mon 04/07/2022

Extremely Wicked, Shockingly Evil, and Vile review - pedestrian Ted Bundy biopic | reviews, news & interviews

Extremely Wicked, Shockingly Evil, and Vile review - pedestrian Ted Bundy biopic

Extremely Wicked, Shockingly Evil, and Vile review - pedestrian Ted Bundy biopic

Another rehash of a legendary serial murderer's killing spree

Zac Efron as Ted Bundy celebrating with his girlfriend Elizabeth (Lily Collins) and her daughter

Why make a feature film about Ted Bundy, the notorious 1970s serial killer when you’ve already made Conversations with a Killer, a four-part factual series for Netflix about him?

A charitable explanation would be that it offered documentarian Joe Berlinger a chance to explore aspects of the story that could only be told with drama. A more cynical explanation would be that features outsell documentaries at the box office. 

Zac Efron plays the law student turned rapist and murderer who became as infamous in America as Jack the Ripper in the UK. It's thought that he killed at least thirty women during the early '70s in a series of sadistic assaults. Grisly details of Bundy's necrophilia and cannibalism were material for pulp fiction and tabloid headlines; a frequent ploy was to wear a fake cast on his arm to get sympathy from female students who he would then abduct. Novelist Thomas Harris paid a perverse tribute to Bundy by having his Buffalo Bill character use the same ploy in Silence of the Lambs. Bundy's flashy self-confidence in court (and his escape during one trial and then again from custody) made him even more intriguing to the press while the origins of his pathology inspired countless theories when he was finally convicted.

Berlinger's documentary series drew on taped interviews conducted with Bundy while he was in custody and footage from his 1979 trial (the first to be televised across the US). Where the documentary series dwelt on the details of the killings, the entry point for Extremely Wicked, Shockingly Evil, and Vile is a memoir by Bundy’s ex-girlfriend Elizabeth, with whom he had a long-standing relationship. Lily Collins plays Elizabeth as a long-suffering naïf, a single mother who is charmed by Bundy despite her suspicions and seemingly sticks by him even when the police are convinced that he's the serial killer they have been pursuing.John Malkovich in Extremely Wicked, Shockingly Vile and EvilZac Efron does a convincing impersonation of Bundy, capturing the assured self-confidence that deceived his victims and Elizabeth. Berlinger has fun with his music budget, conjuring up the 1970s through quasi-ironic tunes counterpointing the action (Joe Cocker’s version of The Letter belts out during one daring escape sequence). There are enjoyable period details in the costume department too. At one point Bundy models the belted cardigan which became a hot male fashion item when it was worn by one of the tv detective duo in Starsky & Hutch but there's an anachronistic slip-up when Bundy pays homage in his choice of headgear to Rambo, several years before the film's release.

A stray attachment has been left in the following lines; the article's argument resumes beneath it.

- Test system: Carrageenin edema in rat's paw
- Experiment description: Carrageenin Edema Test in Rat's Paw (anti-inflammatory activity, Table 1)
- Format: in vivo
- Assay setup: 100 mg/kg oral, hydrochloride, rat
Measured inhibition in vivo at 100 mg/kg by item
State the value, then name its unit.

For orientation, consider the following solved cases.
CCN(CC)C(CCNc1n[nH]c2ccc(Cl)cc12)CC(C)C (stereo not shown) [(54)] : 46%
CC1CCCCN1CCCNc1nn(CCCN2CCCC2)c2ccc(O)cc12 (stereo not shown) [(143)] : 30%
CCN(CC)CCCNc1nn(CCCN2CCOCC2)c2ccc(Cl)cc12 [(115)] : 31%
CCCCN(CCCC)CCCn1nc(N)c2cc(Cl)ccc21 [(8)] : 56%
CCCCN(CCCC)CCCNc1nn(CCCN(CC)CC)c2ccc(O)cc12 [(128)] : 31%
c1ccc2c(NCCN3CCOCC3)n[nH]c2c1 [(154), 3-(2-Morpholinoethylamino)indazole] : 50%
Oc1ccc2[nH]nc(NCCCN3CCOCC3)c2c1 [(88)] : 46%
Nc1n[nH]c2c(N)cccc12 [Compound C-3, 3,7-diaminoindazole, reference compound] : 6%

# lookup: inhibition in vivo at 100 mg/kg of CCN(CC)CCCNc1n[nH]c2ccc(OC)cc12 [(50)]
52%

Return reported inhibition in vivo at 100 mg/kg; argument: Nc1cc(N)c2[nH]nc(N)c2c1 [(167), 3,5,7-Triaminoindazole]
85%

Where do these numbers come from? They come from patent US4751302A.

But there are far too many scenes of Elizabeth's domestic and office life which are drably filmed in claustrophobic interiors that feel like padding. The expository dialogue is evidence of a script that could have done with another pass to make the film come alive, as it is the scenes with Lily Collins drag and it's a relief when John Malkovich (above) finally gets to chew the scenery as the camera-loving judge. There's a disconcerting cameo from Jim Parsons as one of Bundy's lawyers but he can't compete with Malkovich's Judge Cowart who gets to deliver the grandstanding verdict which has become the film's title. Ultimately Berlinger’s focus on Elizabeth as Bundy's gas-lit girlfriend rather than on his dead victims doesn't pay off and the overall result feels more like a TV drama than a cinema release. 


The expository dialogue is evidence of a script that could have done with another pass


Editor Rating: 
Average: 2 (1 vote)

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